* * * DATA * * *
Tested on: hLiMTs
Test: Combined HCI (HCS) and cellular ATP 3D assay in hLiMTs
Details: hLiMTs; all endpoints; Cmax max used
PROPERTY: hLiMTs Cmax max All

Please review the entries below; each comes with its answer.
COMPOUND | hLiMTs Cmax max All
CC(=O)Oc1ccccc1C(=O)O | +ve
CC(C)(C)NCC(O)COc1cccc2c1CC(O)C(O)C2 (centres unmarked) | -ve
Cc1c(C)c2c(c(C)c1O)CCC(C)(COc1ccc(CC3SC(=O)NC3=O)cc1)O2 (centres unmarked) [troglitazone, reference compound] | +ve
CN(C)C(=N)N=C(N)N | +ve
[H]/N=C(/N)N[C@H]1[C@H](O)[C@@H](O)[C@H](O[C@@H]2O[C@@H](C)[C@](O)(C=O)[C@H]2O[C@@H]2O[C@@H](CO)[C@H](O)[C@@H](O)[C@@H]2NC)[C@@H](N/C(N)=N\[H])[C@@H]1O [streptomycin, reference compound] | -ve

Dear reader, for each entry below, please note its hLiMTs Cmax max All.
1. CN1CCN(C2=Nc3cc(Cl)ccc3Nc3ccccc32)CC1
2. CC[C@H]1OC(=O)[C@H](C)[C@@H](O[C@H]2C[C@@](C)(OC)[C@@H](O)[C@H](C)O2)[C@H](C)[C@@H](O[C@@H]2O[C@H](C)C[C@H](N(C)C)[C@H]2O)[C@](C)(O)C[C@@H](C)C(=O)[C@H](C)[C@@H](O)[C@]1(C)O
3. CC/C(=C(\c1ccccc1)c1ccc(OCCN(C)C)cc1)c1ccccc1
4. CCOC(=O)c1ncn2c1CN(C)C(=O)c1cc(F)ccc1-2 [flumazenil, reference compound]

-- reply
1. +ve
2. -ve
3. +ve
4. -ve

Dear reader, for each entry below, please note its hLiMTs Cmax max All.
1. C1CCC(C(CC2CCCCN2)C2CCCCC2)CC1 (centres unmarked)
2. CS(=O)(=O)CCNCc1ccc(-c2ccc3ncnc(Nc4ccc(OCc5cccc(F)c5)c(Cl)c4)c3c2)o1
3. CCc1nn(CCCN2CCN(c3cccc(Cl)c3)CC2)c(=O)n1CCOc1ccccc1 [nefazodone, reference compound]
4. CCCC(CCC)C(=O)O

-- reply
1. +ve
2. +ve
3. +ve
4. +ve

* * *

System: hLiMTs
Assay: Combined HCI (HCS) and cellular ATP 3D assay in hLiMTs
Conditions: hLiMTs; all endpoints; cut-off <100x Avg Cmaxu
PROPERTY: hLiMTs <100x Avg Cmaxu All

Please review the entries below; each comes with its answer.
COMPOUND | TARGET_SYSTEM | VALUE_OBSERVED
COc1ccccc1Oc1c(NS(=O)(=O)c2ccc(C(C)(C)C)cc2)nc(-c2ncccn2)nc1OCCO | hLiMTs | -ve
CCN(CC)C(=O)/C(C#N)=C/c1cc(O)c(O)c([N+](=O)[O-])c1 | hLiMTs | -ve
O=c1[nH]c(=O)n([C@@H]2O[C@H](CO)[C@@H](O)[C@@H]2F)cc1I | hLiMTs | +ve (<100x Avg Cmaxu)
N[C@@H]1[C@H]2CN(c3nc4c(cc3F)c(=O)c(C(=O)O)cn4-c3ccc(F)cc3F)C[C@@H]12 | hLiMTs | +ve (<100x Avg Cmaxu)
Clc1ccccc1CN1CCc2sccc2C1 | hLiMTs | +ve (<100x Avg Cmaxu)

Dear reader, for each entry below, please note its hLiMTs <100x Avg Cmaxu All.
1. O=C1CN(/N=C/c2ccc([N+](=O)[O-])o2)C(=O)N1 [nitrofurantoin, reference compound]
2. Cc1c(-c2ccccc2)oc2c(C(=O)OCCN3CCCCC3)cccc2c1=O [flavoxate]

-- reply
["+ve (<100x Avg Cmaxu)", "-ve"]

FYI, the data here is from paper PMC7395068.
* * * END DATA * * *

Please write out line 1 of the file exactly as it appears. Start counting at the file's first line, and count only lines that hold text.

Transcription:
Tested on: hLiMTs